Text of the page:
A flattered Clemens thanks an admirerer, possibly from Missouri, for having been "so remembered & so honored in my old home; & I thank you, & beg that you will thank the class for me. " Miss Mullen apparently requested a portrait of Clemens, to which he expresses distaste for one recently taken by the famed New York photograph Sarony on the occasion of his sixty-seventh birthday: That same old portrait! this time it is 'Mark Twain at 67. ... I have seen that caricature in the four quarters of the globe — it is the one always used — & have duly blackguarded it. ... Sarony made it & 16 others, & it was the worst negative int he lot. I never stopped damning him until he died & went into more competent hands."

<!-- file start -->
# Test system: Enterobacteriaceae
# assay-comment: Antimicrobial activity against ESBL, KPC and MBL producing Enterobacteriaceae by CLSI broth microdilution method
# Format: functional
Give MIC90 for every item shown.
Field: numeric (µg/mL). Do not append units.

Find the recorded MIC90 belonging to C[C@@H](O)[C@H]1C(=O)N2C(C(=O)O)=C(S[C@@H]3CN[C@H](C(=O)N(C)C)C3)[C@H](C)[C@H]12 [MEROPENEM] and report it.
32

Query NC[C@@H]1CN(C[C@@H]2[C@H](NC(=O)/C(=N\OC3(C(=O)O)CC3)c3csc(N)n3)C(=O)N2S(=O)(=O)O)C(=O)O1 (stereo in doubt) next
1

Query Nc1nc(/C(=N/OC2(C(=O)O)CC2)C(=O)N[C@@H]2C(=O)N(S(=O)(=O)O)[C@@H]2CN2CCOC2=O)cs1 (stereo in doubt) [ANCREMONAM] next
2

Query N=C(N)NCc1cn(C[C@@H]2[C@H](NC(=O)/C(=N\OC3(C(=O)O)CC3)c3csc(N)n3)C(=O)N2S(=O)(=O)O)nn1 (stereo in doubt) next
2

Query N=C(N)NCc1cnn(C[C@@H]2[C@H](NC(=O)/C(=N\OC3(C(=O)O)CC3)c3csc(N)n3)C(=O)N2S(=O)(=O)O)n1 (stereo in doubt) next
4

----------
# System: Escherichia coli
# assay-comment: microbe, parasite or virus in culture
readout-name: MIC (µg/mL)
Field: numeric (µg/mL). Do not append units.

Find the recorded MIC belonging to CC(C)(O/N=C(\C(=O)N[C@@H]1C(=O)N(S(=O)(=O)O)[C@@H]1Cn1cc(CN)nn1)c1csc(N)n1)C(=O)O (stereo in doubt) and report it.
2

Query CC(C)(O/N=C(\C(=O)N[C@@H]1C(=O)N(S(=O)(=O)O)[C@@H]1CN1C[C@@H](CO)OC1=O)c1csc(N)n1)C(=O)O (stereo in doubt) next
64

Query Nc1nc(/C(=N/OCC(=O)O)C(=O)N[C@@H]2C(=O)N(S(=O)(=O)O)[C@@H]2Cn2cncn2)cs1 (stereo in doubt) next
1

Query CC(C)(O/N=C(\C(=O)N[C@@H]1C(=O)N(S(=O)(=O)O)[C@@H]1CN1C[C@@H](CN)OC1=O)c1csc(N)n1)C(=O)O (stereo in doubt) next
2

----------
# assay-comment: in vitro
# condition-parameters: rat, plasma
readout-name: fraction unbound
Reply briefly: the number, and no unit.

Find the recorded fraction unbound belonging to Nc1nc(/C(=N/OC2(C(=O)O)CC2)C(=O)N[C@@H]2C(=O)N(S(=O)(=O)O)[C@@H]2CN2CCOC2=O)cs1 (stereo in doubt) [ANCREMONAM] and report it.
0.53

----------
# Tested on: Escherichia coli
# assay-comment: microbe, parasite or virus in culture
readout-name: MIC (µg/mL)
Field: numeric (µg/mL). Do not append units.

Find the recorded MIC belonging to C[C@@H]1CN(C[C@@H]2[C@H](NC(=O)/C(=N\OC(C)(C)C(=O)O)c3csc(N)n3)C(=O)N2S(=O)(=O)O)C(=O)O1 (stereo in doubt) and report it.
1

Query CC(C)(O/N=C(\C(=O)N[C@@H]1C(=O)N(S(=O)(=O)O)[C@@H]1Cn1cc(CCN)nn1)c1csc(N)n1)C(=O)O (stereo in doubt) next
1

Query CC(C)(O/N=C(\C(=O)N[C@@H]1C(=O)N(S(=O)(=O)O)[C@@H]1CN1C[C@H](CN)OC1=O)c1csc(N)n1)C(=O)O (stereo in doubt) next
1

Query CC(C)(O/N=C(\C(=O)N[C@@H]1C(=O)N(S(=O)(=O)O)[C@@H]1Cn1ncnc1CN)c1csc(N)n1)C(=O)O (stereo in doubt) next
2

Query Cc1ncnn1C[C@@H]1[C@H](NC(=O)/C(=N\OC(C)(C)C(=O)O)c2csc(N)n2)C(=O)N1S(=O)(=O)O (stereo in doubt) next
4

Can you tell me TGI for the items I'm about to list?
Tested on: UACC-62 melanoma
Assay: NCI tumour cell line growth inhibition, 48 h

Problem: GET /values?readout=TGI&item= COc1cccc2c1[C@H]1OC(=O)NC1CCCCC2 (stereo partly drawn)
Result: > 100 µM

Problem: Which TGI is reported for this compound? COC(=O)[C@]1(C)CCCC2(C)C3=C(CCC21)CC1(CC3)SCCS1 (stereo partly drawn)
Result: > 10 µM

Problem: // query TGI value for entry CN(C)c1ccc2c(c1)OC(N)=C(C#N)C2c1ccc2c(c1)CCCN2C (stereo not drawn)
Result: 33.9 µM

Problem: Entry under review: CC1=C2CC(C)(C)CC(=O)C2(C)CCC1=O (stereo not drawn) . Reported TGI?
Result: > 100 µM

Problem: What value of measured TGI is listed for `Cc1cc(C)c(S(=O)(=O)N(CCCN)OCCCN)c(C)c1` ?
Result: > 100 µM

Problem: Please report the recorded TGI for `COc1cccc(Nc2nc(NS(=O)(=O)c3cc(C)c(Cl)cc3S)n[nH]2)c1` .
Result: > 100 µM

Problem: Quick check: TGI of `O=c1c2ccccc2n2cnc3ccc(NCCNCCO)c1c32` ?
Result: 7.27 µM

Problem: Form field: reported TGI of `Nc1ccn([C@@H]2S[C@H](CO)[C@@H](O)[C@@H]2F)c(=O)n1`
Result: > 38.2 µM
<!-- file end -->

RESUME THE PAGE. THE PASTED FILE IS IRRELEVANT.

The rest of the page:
While Sarony's work pleased the eyes of the world, not all of his photos of Clemens were met with his approval. When Clemens was honored by Harper and Brothers on his sixty-seventh birthday in 1902, a book was compiled for those in attendance. The frontispiece for the slim volume was a Sarony portrait of Clemens. Six years later, in his personal copy of the book, Clemens recorded how he really felt about the photo: "Of course they would frontispiece it with this damned old libel, which began as a libel when Sarony made it, in my fortieth year — since which time it has been used all over the world in preference to any later & better picture." The photograph would have been taken in 1875. Clemens obligingly will forward a more recent portrait taken in cap and gown on the occasion of Woodrow Wilson's inauguration as president of Princeton University in October 1902. He opines that the photograph "may be good, it may be bad, but anyway it will be better than that Sarony libel." Accompanying the letter is a copy of the portrait by Rose and Son of Princeton, which is inscribed "Truly yours | Mark Twain."
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